August 19, 2018
Rev. Dr. Alan Baughcum
Day’s Ferry Congregational Church, Woolwich ME
1 Kings 2:10-12; 3:3-14, Ephesians 5:15-20
Prayer: Loving God, may the words of my mouth and the meditations of our hearts be pleasing in your sight. Amen.
I like rules and mostly I think we benefit from rules to guide our behavior and protect us. But in today’s sermon I want to talk about how, sometimes, rules need to be broken.
In literature usually a king prays for revenge, power, and wealth. King Midas prayed for wealth
and was given the ability to turn everything into gold. That gift ruined him and his family.
Solomon however broke literary rules and asked for wisdom. God was pleased and granted Solomon a wise and discerning mind, so as to perceive what is right.
Solomon used his wise and discerning mind to dispense justice. When confronted with two mothers claiming the same child, Solomon did not rely on the usual rules of precedent or custom or status. He threatened to cut the child in half and give each mother half, knowing that the true mother would reveal herself by her love and anguish for the child. And so it happened. True justice was accomplished by Solomon’s creativity.
I want to share with you a couple of additional stories about rule-breaking. One of my heroes
is the late Nobel Prize-winning physicist Richard Feynman. He was not a stereotypical, dour academic physicist —-interested only in the pure, intellectual of the mind! He loved the country of Brazil and was devoted to dancing and drumming the music of the samba.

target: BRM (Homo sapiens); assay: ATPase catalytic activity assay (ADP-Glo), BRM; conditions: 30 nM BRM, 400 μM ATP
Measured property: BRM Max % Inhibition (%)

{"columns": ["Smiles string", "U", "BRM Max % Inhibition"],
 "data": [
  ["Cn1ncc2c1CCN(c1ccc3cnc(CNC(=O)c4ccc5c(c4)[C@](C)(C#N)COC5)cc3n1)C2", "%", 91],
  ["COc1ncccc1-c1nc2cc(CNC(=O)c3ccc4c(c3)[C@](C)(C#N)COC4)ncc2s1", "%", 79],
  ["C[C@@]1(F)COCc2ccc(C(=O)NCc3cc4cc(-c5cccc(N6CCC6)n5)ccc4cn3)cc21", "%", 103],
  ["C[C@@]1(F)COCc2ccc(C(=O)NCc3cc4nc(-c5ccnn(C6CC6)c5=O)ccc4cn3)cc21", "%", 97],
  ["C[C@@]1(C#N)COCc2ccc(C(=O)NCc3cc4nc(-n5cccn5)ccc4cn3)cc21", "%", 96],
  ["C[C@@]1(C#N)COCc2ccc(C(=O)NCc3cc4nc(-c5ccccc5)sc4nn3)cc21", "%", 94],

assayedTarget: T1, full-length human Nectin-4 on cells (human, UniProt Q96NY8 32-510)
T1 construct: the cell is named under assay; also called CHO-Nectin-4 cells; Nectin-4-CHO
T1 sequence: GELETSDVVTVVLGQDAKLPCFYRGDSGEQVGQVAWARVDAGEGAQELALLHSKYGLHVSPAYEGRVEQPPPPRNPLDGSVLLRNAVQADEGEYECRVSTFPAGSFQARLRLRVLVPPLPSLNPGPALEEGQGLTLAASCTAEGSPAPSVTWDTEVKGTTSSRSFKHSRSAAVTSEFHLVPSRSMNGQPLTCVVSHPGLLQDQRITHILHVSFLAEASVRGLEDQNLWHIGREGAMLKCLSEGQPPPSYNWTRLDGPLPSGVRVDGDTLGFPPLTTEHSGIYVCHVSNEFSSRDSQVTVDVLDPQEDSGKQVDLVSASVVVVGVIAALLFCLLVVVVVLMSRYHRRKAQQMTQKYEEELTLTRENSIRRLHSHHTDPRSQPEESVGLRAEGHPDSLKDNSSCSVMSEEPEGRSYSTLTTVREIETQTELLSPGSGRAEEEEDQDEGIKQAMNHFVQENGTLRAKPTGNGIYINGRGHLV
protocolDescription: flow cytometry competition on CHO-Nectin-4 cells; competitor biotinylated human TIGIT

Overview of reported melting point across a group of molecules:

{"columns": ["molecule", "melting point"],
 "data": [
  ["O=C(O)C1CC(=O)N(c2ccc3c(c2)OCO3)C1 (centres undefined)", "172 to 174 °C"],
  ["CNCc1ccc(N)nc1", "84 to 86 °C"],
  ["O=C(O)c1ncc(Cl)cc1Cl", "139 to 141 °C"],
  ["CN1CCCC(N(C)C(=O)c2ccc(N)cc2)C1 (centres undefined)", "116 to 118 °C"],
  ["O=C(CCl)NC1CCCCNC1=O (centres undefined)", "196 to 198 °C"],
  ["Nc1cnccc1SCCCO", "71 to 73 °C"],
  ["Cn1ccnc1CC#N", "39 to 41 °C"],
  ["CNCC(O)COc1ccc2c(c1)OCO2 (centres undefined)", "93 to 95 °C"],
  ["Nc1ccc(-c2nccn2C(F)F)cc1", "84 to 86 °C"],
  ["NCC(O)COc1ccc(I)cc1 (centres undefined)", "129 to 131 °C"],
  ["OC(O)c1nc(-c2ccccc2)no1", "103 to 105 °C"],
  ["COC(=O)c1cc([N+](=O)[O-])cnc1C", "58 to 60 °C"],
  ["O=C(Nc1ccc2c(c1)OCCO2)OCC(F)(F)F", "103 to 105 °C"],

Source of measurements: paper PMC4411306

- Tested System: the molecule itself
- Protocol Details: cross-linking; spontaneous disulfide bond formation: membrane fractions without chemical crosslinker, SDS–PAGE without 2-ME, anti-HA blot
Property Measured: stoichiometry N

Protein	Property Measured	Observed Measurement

Feynman really believed in thinking.That truly made him different from most people.
He also loved to teach, including teaching physics to students in his beloved Brazil.
However he discovered that his Brazilian students had a problem. They memorized their course subjects but couldn’t apply the data to practical experiments. The students became professors and had the same problem, one they passed along to their students.
Feynman did not ignore the problem. He addressed a lecture hall full of students and faculty,
including the author of the class’s textbook. After extolling the chance he had been given to teach there, he bluntly stated, “I [can not] see how anyone [can] be educated by this self-propagating system in which people pass exams and teach each other to pass exams, but nobody knows anything.”
The reaction was surprising, but gratifying. The head of the science education department
stood up and agreed with Feynman. Soon, students were standing and planning ways to change the system.
Feynman did not follow the rules. He challenged the way the educational system in Brazil worked, and encouraged it to change so that the students and teachers actually learned to think and work scientifically.
A second story: about a woman that I will bet no one here has ever heard about: Zilpha Panco Elaw.
Zilpha Panco was born in Bristol Township, Bucks County, Pennsylvania, around 1788-1790.
Her parents were part of a community of free black families, freed during the latter half of the 1700s by their Quaker owners. Freed blacks were very few in number at that time; most blacks were slaves. Her parents continued after manumission as paid servants to Quaker families.